For years, the royal family stuck to a strict protocol when it came to christening the newest member of the brood — but unsurprisingly, Prince Harry and Meghan Markle decided to stray from tradition after welcoming son Archie in 2019.
While their little boy still wore the royal gown that has been passed down for decades, they opted to keep the ceremony private, releasing just a few select photos from the day.
The Sussexes also didn't announce who the tot's godparents would be.
Their actions may have upset the royal family, but Roberta Fiorito and Rachel Bowie, cohosts of the "Royally Obsessed" podcast, believe they may have "set the precedent" for future royal christenings, meaning new parents may be able to decide whether or not they want their child's ceremony to be public.
Harry and Meghan's daughter Lilibet, who will turn 3 months old on September 4, has yet to have her ceremony, but the royal gurus predicted it will take place next month, and once again, only one or two photos will be made public.
Royal commentator Richard Fitzwilliams predicted the event will be held in California, where the Sussexes now live.
"It must be likely that she will be christened in California though there were rumours of a possible christening at Windsor," he shared with The Express. "It seems certain that her christening will be in Meghan’s home state and with the secrecy but without the controversy that surrounded Archie’s christening."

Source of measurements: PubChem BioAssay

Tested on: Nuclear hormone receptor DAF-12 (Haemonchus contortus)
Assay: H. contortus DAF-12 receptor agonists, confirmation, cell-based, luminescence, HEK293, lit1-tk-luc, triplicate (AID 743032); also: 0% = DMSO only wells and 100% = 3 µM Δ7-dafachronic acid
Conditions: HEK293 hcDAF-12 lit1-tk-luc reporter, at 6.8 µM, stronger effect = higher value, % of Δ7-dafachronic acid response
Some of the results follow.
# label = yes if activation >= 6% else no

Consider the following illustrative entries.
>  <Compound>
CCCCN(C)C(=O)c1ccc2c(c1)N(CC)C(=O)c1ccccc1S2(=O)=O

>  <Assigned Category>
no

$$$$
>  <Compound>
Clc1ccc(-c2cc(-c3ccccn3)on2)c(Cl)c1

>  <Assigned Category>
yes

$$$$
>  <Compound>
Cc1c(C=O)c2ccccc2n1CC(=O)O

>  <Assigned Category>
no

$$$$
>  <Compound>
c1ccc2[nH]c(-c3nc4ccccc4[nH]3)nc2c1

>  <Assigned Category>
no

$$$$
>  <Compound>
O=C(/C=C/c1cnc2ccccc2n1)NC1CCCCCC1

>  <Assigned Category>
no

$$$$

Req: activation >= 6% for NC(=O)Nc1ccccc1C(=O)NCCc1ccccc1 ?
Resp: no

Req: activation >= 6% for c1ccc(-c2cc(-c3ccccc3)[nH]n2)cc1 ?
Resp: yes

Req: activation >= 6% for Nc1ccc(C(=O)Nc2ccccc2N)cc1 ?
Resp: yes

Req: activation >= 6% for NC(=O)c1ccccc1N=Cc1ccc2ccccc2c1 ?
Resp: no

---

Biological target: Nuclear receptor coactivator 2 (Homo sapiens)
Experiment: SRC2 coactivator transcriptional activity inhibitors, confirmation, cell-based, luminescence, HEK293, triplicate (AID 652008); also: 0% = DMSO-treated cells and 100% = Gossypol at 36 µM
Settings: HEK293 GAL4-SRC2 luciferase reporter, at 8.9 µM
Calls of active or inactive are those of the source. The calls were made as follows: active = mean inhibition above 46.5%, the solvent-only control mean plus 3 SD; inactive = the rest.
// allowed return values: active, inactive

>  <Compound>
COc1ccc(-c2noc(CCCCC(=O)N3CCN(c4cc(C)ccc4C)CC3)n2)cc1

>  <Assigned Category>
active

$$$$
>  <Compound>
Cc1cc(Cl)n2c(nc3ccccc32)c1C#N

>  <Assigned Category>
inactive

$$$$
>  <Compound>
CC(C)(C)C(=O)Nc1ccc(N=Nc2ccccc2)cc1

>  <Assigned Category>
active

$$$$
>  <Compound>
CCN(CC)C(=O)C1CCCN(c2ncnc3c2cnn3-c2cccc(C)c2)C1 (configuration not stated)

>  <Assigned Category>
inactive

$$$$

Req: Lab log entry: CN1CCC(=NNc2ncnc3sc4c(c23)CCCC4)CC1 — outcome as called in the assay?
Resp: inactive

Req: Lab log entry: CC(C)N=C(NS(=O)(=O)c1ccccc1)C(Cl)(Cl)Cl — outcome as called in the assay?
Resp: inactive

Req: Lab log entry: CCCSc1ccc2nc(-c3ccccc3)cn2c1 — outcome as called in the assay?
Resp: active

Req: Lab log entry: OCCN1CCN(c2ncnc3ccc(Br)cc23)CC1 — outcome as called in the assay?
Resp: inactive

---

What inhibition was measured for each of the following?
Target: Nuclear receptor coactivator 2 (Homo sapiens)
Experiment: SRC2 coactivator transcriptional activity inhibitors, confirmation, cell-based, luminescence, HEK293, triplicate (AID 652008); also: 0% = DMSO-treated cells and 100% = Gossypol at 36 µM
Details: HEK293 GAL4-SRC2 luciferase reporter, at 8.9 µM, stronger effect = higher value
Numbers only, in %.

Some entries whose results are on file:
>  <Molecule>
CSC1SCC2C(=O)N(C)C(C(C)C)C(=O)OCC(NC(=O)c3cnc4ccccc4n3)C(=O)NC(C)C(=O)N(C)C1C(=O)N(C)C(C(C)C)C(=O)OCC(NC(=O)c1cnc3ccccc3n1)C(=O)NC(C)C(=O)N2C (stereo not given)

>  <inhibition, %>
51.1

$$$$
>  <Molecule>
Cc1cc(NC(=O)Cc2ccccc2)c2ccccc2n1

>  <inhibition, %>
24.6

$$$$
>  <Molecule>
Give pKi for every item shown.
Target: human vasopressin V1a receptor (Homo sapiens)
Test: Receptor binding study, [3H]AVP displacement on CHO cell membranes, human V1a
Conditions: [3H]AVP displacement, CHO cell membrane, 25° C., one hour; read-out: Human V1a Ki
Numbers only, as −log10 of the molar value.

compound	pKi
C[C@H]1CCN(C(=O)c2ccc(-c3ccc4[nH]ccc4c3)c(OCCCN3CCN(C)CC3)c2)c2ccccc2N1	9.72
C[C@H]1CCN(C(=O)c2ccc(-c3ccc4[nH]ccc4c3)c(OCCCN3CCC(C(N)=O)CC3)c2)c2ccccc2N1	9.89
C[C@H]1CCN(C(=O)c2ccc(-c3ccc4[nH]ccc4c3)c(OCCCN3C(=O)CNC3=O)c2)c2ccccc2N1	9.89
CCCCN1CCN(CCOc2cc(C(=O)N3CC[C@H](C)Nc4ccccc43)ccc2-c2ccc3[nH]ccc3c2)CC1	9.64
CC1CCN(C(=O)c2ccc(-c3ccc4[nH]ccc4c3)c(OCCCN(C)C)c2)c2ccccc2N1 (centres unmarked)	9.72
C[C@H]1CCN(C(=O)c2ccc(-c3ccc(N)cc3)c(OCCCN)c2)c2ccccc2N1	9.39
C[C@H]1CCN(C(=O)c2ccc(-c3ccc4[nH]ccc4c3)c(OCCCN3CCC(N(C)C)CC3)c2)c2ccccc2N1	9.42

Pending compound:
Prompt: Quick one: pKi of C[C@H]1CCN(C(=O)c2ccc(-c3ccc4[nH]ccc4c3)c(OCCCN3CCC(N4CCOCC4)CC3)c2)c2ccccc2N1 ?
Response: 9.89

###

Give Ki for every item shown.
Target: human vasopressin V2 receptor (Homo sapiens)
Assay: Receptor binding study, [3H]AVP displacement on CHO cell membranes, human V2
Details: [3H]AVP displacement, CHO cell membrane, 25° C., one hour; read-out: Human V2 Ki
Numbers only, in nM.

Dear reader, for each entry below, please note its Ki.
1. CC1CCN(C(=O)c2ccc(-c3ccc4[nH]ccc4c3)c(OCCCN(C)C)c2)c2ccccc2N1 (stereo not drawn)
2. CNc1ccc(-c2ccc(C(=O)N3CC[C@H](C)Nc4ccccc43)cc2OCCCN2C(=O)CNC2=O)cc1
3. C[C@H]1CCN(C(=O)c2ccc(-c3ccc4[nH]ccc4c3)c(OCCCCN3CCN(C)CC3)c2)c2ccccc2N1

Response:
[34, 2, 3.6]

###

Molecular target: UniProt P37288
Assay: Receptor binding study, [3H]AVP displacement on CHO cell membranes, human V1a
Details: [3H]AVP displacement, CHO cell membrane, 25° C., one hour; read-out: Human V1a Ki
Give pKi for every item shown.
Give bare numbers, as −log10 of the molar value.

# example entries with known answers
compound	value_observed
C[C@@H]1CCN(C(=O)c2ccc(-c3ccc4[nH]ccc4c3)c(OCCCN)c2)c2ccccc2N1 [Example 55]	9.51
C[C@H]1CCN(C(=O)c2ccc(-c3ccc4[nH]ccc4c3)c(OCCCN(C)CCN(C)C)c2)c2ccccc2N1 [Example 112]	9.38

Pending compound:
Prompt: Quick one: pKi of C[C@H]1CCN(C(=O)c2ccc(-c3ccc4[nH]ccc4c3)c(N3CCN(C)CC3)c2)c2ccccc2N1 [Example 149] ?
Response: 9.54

"Harry and Meghan’s relations with the British press went badly downhill when Archie was christened in private and the names of the godparents were not released," he continued. "The Sussexes were emphatic that they intended to do things their own way and so it has proved."
Meanwhile, Princess Eugenie and husband Jack Brooksbank have yet to hold a christening for their son August, who was born in February.
A ceremony at the Royal Chapel of All Saints was set for July, but it was canceled last minute, reportedly due to a health scare.
"One guest tested positive or was pinged for COVID contact and therefore no one else was able to gather," a source told The Sun. "As a result, they called off the service and reception party afterwards at Royal Lodge, Prince Andrew's home. The Queen and Eugenie's parents Fergie and Prince Andrew had all been due to attend."